“It’s a Pukwudgie.”
Sam smacks his knee on the underside of the table and his elbow cracks against the back of his chair when he simultaneously jumps and tries to turn toward the sudden voice. “Jesus Christ,” he says.
“Not exactly.” Gabriel smirks at him, hands in his pockets. He saunters over to Sam’s side. “To be completely honest,” he says in a conspiratorial whisper, “I’m way better looking.”
Sam rolls his eyes. Gabriel’s surprise visits have been getting more frequent, and Sam should be used to this crap by now. Dean hardly even swerves when a second angel appears in his back seat. “What did you say it was?” He’s been trying to figure out what’s causing previously mentally stable hikers to jump off a cliff in some state park in Massachusetts; he had figured it was an angry spirit, but apparently not.
“A Pukwudgie. They’re little troll-type guys, generally don’t interact with humans until you mess with ‘em. Then they turn ugly. Not like they were ever attractive to begin with; they’re like part hedgehog, part caricature of British royalty.” Sam raises his eyebrows. “Big nose, big ears, weird, creepy fingers. And they smell terrible. Seriously. Like,” he pauses for a moment to consider, “a thousand week-old McDonalds Filet-o-fish sandwiches. That is, a thousand sandwiches that have been sitting out for one week, not one thousand-week-old sandwich.” He gestures with his hands to illuminate this point.
“Focus, Gabriel.” If he actually gets back on topic, Gabriel will be able to tell them everything they’ll need to know to take care of this creature, no internet research necessary.
Gabriel sticks his tongue out and sits across from Sam. He pulls a lollipop out of an inner pocket of his jacket, but doesn’t unwrap it. Sam knows better than to ask why he’s wearing a jacket in Massachusetts in July, but the sight of it makes him a little uncomfortable in the too-cheap-for-AC hotel room. Gabriel seems done talking, and instead pulls Sam’s legal notepad and a pen across the table. He starts sketching something.
Sam searches for more information on the internet. “So, it says here they’re malevolent tricksters, who, long ago, tried to be helpful to the Wampanoag. But their efforts always backfired, and the Wampanoag got angry, so the Pukwudgies decided to torment them instead.”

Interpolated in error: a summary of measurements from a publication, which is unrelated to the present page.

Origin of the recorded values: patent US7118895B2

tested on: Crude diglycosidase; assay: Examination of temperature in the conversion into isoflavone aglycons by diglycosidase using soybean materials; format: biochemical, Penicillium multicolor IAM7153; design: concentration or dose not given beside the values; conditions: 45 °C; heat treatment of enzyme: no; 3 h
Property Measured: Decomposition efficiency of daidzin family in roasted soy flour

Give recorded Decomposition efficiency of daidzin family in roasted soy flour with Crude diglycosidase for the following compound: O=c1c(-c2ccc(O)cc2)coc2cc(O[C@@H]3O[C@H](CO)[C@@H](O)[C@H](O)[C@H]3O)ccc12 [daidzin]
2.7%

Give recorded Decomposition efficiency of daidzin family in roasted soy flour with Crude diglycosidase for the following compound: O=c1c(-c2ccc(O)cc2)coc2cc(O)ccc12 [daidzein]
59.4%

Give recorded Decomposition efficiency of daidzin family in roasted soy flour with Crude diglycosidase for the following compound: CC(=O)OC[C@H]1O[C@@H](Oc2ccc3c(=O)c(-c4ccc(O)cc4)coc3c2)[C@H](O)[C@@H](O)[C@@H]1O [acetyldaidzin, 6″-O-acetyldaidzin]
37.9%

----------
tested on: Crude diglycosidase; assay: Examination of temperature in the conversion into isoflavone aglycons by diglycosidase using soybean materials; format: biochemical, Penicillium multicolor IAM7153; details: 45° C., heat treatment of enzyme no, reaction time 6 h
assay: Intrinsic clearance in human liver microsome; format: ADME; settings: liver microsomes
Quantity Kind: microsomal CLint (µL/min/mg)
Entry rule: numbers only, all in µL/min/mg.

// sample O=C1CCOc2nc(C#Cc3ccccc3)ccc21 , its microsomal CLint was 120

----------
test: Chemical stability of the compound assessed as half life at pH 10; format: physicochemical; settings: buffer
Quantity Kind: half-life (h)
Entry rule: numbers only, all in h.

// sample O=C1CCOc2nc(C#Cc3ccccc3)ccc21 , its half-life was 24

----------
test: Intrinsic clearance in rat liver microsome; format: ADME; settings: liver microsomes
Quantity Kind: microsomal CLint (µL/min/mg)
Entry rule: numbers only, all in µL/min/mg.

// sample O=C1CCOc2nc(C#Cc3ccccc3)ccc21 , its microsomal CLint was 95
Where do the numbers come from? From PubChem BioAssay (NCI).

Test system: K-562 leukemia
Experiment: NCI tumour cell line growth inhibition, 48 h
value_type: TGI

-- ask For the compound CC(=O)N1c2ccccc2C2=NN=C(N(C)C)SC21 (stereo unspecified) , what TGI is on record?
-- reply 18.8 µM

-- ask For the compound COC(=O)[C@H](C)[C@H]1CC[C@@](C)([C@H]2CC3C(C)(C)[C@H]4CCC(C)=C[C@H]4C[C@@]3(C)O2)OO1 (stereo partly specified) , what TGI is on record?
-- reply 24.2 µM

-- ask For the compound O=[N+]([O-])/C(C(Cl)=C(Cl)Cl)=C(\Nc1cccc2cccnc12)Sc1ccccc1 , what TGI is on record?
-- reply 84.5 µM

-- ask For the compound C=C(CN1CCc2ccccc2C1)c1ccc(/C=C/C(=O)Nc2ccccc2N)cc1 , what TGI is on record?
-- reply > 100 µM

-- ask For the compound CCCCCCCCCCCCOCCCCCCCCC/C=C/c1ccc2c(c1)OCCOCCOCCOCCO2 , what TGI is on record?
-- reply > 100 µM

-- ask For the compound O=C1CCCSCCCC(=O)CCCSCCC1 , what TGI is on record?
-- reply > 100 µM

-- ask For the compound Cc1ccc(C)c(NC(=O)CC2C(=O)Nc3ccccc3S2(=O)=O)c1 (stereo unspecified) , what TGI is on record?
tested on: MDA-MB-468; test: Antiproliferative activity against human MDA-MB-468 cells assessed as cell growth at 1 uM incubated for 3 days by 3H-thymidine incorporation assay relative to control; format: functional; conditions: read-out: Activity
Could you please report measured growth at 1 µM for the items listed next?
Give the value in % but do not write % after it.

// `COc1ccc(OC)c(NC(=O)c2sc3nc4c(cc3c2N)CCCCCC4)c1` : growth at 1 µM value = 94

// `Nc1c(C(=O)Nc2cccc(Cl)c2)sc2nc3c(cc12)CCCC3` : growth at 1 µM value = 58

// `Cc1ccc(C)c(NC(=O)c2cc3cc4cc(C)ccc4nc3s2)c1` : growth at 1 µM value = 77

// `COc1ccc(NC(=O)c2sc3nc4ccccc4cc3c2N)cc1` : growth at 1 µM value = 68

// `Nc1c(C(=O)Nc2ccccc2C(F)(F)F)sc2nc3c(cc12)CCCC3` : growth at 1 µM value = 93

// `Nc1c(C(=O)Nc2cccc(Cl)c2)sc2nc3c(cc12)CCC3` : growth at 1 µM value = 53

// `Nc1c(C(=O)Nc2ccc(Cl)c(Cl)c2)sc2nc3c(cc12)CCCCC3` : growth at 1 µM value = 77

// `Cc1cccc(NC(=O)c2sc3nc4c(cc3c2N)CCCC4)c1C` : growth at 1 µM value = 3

“Do what you’re good at,” Gabriel says. Sam snorts. If you’re an archangel who loved playing pranks in Heaven, when you run away, become a trickster god.
“The Wampanoag got frustrated with their mischief so they asked for help from Quant, the wife of Maushop, the local creator giant. Maushop dealt with the problem by collecting up all the Pukwudgies and throwing them all around New England. Literally throwing?” He glances up at Gabriel, who makes a sort of basketball free-throw hand motion.
“Some of them died, but some didn’t, and they made their way back to Massachusetts. Maushop went away after that—that’s kind of a dick move—and when the Pukwudgies returned, they were destructive. They burned down villages, kidnapped children, drove people into the woods and killed them.”
“With spears and knives and arrows, oh my!” Sam doesn’t quite see the humor there.
“And then Maushop sent his sons to take care of the Pukwudgies? What is with this guy? And… the Pukwudgies killed them too, with poison arrows. Man.”
“Kill all the people!” Gabriel says, hoisting the pen in the air above his head. Sam doesn’t even want to know.
“And then they killed Maushop too.”
“Like I said. Little, smelly jerks.” He pushes the notepad toward Sam; on it is a sketch of what Sam assumes is a Pukwudgie. As he’d said, its face has grotesquely exaggerated features; it looks hunched over, in three-quarters profile, paunch hanging almost to its knees, back covered in spines. There are smell lines radiating off of it, and a few flies hovering. Gabriel unwraps the lollipop, rolls the wrapper into a little ball, and flicks it at Sam. Sam bats it out of the way, trying not to give Gabriel the satisfaction of seeing him smile.
“So, how do we get rid of them?”
Gabriel shrugs, lollipop stick twitching in his mouth when he frowns. “You’re not gonna like it.”
“Do we ever like it?”
Gabriel nods in assent. “You have to kill it with its own poison arrow. It’s not going to be easy to get one of those suckers.”
“Is it ever easy?”
“No,” Gabriel concedes, “but you muttonheads do tend to make it extra hard on yourselves. Would it kill you to get even a two-star motel? There’s this thing, maybe you’ve heard of it? Called air conditioning?”
“You’re wearing a jacket and flannel. Do you even feel temperature, anyway?” Sam opens his laptop for something to look at that’s not Gabriel.
“When I choose to.” Gabriel leans into the table a little. “And that sexy v-neck is just making me all hot and bothered, Sammo.”
“Well, try to control yourself,” Sam deadpans.
“I’ll try, but it’s just so hard.”
Sam won’t even dignify that with a response. While he tries to find more information on how to locate the Pukwudgie, Gabriel removes the lollipop from his mouth with a popping noise. He waits until Sam glances up to swipe his tongue across his lips, slightly more lasciviously than is necessary, both stained extra red from the candy.
The door to the room opens; Dean and Castiel seem to be in the midst of an ongoing debate. “It just looks weird, is all I’m saying.”
“These clothes have served me well thus far.”
“Sammy, tell Cas that wearing this trenchcoat thing in the summer is just wrong.”
“It is going to draw attention.” Cas looks as though he’s considering that; Sam figures Dean hadn’t parsed the argument in those terms. He tactfully doesn’t mention that although Cas obviously doesn’t understand what it is to be overheated, that doesn’t mean he doesn’t sweat now. Which, whenever they’re all in the car together, Sam can’t help but notice.
“You, too.” Dean points at Gabriel. “Dress like a human,” which Sam doesn’t think is fair, though the flannel is a little weird.
“Okay, okay, if y’all want me to strip you only have to ask once. Sam.”
Dean rolls his eyes, makes a face. “Please no.”
Gabriel sheds his jacket. Sam had sort of figured that he’d snap and be wearing something completely ridiculous, like a brightly colored Aloha shirt or something, but instead he shrugs out of his jacket and twists to the side to hang it on the back of his chair.